In the drawings, I have shown three hub embodiments which grip the catheter and cannula together for the venipuncture. The first embodiment is shown in FIGS. 4, 5 and 6; the second embodiment in FIGS. 7, 8 and 9; and the third embodiment in FIGS. 10, 11 and 12.

The first embodiment (FIGS. 4--6) has a sheath receiving portion 10 which has a rigid lower jaw 11 attached thereto and also has a hinged top jaw 12 attached thereto. These jaws have opposed gripping surfaces in longitudinal grooves 26 and 27 which squeeze the catheter against the cannula. A removable rigid band 13 can be used to hold the jaws in gripping relationship during venipuncture. After the venipuncture, the hub is opened up as shown in FIG. 4 and is pulled back over the catheter with the hollow adapter 15 passing through the large catheter opening 24 in sheath receiving portion 10. The rigid band 13 can likewise be pulled rearwardly off over the catheter.

The second embodiment (FIGS. 7--9) has a base wall 30 with a pair of upstanding arms 31 and 32 on opposite sides of catheter 2. A lid 33 pivotally connects to these upstanding arms through pivot shafts 34 and 35 which fit into pivot pockets in these arms. Numeral 36 denotes the pivot pocket in arm 31, and there is a like pivot pocket in arm 32.

This lid 33 swings longitudinal towards base wall 30 and a portion 37 tightly clamps the catheter and cannula against base wall 30. Holding the lid 33 and base wall 30 in this gripping relationship is a cam member 40 which pivot shafts 41 and 42 that removably fit into pivot pockets in a second set of upstanding arms 38 and 39. Numeral 43 denotes the pivot pocket in arm 38 and 39 has a like pivot pocket. To open this embodiment of my hub the operator pulls up on a handle of cam member 40 to release the cam pressure on lid 33. After removing cam member 40 he then swings open lid 33 and pulls pivot shafts 34 and 35 out of the pivot pockets in upstanding arms 31 and 32. This lets the base wall 30 and upstanding arm portions of the hub slide out from under the catheter.

Another feature of this second embodiment is the way an outer flexible sheath 8 is held to the hub. On each side of catheter 2 are cavities 44 and 45 in base wall 30 which can extend completely through the base wall if desired. Cooperating with these cavities are lugs 46 and 47 on lid 33 which push the flexible outer sheath 8 into the cavities where it is retained. When the lid is removed to release catheter 2, it simultaneously releases outer sheath 8.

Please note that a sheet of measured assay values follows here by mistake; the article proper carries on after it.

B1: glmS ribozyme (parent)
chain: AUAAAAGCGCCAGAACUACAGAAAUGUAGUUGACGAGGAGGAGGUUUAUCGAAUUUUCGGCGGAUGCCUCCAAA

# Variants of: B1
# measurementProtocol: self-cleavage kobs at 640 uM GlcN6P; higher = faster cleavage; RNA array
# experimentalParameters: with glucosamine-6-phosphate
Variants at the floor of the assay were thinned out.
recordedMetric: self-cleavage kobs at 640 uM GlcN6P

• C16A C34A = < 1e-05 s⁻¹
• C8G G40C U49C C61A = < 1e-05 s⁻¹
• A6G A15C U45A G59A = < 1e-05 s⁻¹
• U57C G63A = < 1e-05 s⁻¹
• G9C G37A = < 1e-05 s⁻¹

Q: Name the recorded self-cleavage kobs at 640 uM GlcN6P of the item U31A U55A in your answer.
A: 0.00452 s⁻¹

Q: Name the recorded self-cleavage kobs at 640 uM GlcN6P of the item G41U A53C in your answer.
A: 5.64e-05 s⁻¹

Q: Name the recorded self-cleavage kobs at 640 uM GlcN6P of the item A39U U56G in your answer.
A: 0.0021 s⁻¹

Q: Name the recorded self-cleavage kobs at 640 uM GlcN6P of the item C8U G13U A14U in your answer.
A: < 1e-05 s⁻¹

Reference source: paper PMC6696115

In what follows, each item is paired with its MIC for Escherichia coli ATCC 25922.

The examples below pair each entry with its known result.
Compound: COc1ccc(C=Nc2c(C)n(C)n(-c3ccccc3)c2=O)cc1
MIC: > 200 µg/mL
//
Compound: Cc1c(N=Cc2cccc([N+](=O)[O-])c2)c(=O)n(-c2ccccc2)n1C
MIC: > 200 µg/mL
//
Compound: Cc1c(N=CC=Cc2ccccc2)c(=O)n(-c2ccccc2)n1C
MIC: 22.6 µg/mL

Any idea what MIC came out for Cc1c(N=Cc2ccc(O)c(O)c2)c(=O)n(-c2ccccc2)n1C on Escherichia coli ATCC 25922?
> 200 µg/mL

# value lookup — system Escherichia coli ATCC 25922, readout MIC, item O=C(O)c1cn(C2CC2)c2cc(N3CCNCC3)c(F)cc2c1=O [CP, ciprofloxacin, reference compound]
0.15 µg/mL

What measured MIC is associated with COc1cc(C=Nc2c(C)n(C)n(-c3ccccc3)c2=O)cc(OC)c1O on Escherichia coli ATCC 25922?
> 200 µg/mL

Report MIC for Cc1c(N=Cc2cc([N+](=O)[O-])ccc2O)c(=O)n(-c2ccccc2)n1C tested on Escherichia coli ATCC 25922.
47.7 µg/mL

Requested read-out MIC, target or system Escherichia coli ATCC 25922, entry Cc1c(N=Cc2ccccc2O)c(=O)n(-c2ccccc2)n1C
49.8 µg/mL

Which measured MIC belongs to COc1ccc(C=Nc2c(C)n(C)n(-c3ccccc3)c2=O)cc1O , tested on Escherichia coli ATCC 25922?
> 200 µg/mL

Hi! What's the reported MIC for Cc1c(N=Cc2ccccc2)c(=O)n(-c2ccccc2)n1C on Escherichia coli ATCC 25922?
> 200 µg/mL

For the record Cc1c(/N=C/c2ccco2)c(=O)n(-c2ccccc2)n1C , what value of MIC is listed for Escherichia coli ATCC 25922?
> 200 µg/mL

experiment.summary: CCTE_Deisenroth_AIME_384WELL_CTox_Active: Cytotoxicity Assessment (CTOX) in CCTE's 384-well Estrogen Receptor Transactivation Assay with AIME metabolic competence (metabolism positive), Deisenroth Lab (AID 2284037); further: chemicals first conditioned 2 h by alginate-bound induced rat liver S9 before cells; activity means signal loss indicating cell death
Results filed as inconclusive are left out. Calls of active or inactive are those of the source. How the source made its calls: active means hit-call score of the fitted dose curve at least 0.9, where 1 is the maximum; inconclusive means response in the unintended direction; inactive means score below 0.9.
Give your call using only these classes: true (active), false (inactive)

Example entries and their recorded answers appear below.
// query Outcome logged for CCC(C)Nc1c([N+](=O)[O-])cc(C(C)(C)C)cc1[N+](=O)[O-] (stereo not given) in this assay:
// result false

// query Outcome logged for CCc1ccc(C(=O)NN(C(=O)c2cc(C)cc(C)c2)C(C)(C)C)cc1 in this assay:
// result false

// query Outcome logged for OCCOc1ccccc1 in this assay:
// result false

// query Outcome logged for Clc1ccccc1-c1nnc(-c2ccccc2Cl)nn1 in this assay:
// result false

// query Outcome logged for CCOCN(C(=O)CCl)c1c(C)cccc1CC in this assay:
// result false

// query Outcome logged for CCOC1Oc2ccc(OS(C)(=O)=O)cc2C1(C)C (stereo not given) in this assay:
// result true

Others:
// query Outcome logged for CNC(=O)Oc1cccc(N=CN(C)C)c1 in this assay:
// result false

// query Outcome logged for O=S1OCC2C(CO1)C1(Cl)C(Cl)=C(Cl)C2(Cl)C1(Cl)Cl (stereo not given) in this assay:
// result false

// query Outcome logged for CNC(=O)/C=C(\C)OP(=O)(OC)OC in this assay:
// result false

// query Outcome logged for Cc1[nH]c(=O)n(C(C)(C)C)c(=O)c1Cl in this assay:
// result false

The third and final hub embodiment (FIGS. 10--12) has a base wall 50 also with upstanding arms 53 and 54. Here, however, the lid 55 is hingedly connected to one arm 53 and transversely swings across the catheter to grip it to base wall 50. An opening 56 in lid 55 receives a catch means 57 on upstanding arm 54 to lock the lid against the catheter and cannula. As in the second embodiment, lugs 60 and 61 cooperate with cavities 58 and 59 to simultaneously grip the flexible outer sheath 8.

The three hub versions described above can be made of various materials. However, the first and third embodiments are preferably made of polypropylene plastic with an integral polypropylene hinge between the jaws of the first embodiment and between the lid and upstanding arm of the third embodiment.

Having explained the structure of the various embodiments of my invention, we now turn to a brief description of how it is used. First, the operator takes the intravenous catheter apparatus as shown in FIG. 1 and makes the venipuncture. Next, he pulls off band 13 (or removes cam member 40, or releases catch 57) and opens up the hub to release pressure on cannula 1. Then he pulls out wire 5 which retracts cannula 1 and pulls off the cannula housing. Preferably, wire 5 is pulled back by grasping handle 6 through flexible outer sheath 8. However, if desired, a perforation 14 can be provided so a rear portion of flexible outer sheath 8 can be removed to get a good grip on handle 6. After the cannula 1 has been retracted, he removes the flexible outer sheath 8 and hub 9 from catheter 2. He can remove them separately by pulling flexible outer sheath 8 off of hub 9 or he can remove them while the sheath and hub are still connected together. Finally, all that remains is an elongated flexible catheter in the patient's vein. There is no rigid cannula that can cause injury to him.

In the foregoing specification, I have described my invention using certain specific embodiments. It is understood that persons skilled in the art can make modifications to these embodiments without departing from the spirit and scope of this invention.